Clams, Cockles and Pipis are all sold live. Look for brightly coloured, intact, lustrous shells, that are closed or close when tapped or gently squeezed, and a pleasant fresh sea smell. Due to their sandy habitat, they can contain a bit of grit; ask your fishmonger if they have been purged (stored in aerated saltwater for at least 24 hours to eliminate sand), if they haven’t, see below for purging instructions.
Live shellfish should be consumed as soon as possible after purchase. Place them in a container, cover with a damp cloth and store in the warmest part of the refrigerator, which is usually the crisper (optimum 5°C), ensuring that the covering remains damp. Before cooking, discard any shells that are open and don’t close when tapped or gently squeezed (you may need to give them 10-20 minutes out of the fridge to warm up first). Freeze meat for up to 3 months below -18ºC.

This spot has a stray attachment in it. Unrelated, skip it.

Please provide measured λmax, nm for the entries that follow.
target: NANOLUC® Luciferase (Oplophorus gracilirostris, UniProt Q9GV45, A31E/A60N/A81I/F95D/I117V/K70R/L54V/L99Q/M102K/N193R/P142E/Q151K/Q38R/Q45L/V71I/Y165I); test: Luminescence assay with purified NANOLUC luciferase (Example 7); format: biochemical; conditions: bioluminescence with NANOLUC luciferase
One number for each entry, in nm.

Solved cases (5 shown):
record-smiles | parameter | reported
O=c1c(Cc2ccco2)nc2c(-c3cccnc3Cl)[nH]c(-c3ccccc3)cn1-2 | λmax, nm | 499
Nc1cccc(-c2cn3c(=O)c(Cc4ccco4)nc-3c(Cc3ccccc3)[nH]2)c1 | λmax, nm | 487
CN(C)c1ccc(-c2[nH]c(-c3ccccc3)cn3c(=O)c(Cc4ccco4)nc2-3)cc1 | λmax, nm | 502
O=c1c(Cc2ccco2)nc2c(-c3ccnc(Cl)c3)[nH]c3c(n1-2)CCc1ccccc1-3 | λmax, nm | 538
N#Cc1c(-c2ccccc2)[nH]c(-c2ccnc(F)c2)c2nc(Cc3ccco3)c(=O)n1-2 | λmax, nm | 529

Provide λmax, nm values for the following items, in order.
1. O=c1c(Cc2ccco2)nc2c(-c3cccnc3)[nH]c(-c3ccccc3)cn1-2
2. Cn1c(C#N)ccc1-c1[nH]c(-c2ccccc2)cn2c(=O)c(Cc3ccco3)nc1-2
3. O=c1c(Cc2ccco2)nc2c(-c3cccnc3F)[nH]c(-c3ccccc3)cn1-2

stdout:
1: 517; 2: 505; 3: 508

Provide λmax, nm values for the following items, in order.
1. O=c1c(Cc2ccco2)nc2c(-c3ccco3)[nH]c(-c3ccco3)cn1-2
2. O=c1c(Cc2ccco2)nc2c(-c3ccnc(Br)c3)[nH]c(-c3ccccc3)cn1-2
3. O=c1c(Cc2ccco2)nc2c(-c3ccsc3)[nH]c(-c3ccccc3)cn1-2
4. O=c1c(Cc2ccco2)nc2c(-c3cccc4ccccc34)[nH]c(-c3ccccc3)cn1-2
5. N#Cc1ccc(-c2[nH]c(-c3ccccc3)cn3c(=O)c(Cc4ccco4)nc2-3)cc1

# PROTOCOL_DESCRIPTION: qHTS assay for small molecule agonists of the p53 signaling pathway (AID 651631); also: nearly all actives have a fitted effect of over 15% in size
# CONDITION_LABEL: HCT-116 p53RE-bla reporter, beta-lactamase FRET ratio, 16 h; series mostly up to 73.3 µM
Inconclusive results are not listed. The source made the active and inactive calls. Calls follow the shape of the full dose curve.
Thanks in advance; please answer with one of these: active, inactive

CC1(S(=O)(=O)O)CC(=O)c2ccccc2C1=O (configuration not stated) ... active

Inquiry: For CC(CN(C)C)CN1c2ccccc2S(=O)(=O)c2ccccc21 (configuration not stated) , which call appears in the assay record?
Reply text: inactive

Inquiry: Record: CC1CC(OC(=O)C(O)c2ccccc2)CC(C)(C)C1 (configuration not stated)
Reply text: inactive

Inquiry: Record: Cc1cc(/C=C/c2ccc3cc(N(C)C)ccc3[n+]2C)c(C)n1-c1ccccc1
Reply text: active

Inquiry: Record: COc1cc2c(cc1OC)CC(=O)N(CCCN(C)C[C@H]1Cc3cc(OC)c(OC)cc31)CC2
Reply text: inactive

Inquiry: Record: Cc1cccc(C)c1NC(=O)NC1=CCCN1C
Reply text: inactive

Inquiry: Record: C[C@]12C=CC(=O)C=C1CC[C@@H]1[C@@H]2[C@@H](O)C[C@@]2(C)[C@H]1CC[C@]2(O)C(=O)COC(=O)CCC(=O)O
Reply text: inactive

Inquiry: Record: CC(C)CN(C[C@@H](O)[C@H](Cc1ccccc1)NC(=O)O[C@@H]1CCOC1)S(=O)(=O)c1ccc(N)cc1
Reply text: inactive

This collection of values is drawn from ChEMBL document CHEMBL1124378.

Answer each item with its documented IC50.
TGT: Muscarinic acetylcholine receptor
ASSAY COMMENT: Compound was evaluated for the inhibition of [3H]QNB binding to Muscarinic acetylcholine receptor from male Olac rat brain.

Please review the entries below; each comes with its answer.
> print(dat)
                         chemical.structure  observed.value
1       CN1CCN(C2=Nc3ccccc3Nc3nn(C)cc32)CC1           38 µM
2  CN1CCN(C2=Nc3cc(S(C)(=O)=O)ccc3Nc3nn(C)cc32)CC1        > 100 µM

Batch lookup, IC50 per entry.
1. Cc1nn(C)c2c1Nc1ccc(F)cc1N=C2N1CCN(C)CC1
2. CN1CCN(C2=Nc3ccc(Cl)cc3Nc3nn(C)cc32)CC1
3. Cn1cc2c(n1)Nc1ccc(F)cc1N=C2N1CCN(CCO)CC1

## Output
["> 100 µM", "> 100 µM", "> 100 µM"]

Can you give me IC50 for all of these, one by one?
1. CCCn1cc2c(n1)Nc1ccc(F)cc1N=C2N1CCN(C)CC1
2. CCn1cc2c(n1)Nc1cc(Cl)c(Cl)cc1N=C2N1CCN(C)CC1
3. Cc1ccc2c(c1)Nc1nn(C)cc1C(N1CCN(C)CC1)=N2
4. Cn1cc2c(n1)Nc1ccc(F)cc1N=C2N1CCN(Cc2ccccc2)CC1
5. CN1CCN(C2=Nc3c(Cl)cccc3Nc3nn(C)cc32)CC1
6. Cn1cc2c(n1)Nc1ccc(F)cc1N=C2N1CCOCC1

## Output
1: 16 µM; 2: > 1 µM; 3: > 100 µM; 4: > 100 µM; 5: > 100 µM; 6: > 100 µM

If they haven’t been purged, place them in a solution of cool water and sea salt (30g salt to each litre of water) for several hours, or overnight, in a cool part of the house (if you refrigerate them they’ll close up and won’t ‘spit out’ the sand). The shells yield an average of 20-30% meat, so allow around 600g of whole shells per person as a main course. Vongole have a medium flavour and moist, firm flesh. Pipis have a slightly stronger, richer flavour, and can occasionally be a bit chewy. All Clams, Cockles and Pipis go well with chilli, coriander, garlic, parsley, tomato and white wine, while Pipis also work with stronger flavours such as anchovies, Chinese black beans, ginger, soy sauce and Worcestershire sauce. They all lend themselves to a wide range of cooking styles, including steaming, poaching, stir-frying, baking, grilling, barbecuing (in the shell), smoking and pickling; and, when very fresh, they’re great served raw (sashimi). The firm flesh works particularly well in soups, curries and stir-fries. Due to their similarities, Vongole, Pipis and other Clams can be substituted for one another in many recipes and are often a good substitute for Blue Mussels. Remember that they need very little cooking and are ready virtually as soon as the shell opens. When cooking a large batch, it’s best to remove the individual shells from the pan as each one opens, so as not to overcook them. There are often a few stubborn shells that don’t open regardless of how long they’re cooked, traditional wisdom was to discard these (as they may have already been dead prior to cooking), you can however pry them open over the sink, and, if they smell good, they’re good to eat; if they’re bad your nose will tell you! Remove the meat from the shells or serve them shell and all. If serving in the shell, remember to put a large bowl on the table for discarded shells with some finger bowls and big napkins.